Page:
24. The tax cuts will be wasted buying Chinese shit and will do nothing to help our economy except kick the can down the road. We need incentives to invest in America and create good jobs for people to make things that last. (Roads, bridges, high speed transportation, factories, etc.) Our businesses have an incentive to invest anywhere but in the U.S. I am a CPA and I know what businesses really do instead of theories about what they do. When the effective corporate tax rates were at their highest, employees were hired and trained as an investment because their cost was deductible and it proved to be a good investment over and over. (Don't any of you amateurs tell me I don't know what I'm talking about because the nominal corporate tax rate has very little bearing on the effective tax rate) There has been a huge — I say again huge — decrease in the effective corporate tax rate and the information that the public gets is pure BS. If a corporation has a marginal effective tax rate of 50%, that means that every employee comes at an automatic 50% discount. I saw this every day in the real world, and all of the academics and amateurs that write on blogs like this, are serving as unpaid lobbyists for the corps. We need a huge effective tax rate for corporations and to close their offshore shenanigans. Then reinstate incentives to those who invest in America and create good paying jobs. (A good paying job is one where the employee can afford to live reasonably well, like our parents, without resorting to speculation and crime.) This policy was tried and worked until the 1980's and that is no theory. The only theory involved is from those who want to defend the status quo and claim that things are somehow different today (you know, "this time its different). As R. Regan said, "an economist is someone who sees something work in real life and sets out to prove that it is theoretically impossible". Higher effective corporate rates on all corporate income, with incentives for investing in the U.S. and creating good paying jobs has worked in the real world, and that is not a theory.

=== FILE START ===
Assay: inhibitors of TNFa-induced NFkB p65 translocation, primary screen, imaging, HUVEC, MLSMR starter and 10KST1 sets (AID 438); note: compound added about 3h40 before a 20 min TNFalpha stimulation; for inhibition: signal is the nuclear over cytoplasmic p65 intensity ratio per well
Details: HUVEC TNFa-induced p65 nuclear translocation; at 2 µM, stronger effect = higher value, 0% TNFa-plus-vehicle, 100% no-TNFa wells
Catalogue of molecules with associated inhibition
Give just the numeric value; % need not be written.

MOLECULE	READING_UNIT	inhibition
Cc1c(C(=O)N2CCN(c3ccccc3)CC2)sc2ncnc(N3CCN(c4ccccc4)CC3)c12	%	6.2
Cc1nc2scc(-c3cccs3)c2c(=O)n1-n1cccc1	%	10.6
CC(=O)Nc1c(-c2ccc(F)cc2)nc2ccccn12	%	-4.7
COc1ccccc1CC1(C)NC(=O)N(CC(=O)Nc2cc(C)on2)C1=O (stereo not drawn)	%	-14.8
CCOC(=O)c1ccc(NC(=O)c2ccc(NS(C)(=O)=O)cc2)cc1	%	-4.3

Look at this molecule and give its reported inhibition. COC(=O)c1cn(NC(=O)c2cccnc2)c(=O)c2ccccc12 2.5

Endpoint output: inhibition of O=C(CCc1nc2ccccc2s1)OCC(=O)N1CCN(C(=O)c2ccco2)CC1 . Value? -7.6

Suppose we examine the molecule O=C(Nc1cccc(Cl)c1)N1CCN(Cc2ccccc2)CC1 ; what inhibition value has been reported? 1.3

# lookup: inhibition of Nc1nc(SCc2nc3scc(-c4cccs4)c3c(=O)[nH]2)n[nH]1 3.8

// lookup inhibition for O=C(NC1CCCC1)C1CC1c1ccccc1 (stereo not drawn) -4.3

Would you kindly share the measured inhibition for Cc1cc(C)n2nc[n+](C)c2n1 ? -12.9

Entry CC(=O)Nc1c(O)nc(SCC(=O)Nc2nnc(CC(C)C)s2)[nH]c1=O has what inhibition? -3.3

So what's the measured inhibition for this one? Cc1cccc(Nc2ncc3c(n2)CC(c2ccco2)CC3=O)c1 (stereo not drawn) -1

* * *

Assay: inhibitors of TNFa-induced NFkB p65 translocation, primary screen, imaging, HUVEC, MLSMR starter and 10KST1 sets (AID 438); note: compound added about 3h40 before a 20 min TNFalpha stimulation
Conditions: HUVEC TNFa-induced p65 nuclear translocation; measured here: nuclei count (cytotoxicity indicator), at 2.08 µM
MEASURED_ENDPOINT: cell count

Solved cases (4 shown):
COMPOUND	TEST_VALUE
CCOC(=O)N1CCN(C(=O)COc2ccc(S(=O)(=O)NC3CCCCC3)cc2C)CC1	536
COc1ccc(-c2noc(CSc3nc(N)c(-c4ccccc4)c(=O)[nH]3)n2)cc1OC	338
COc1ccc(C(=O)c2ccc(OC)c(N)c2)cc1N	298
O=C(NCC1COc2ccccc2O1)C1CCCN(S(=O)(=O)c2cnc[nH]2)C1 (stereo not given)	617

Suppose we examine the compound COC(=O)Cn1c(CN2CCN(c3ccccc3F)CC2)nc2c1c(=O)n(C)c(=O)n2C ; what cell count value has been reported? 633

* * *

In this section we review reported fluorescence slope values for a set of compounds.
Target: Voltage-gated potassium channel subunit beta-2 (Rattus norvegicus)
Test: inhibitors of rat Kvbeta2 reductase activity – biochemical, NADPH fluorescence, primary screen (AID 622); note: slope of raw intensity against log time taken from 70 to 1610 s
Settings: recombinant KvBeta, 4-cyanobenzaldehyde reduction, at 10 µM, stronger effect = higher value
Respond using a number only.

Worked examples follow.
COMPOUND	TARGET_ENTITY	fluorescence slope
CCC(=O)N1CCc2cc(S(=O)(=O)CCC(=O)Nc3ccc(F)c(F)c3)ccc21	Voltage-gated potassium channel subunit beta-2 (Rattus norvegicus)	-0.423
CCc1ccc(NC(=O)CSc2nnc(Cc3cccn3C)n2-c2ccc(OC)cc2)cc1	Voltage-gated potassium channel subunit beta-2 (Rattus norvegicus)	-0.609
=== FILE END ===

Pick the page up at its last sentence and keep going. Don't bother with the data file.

25. CPA — give me a break. I happen to OWN a small business, so drop the amateur bit. I don't need customers "in theory," I need them in practice. And you can dangle all the useless carrots you want — lower tax rates, accelerated depreciation, etc. — because until I feel it at the cash register, I'm not going to invest in new equipment or add a single person to my workforce.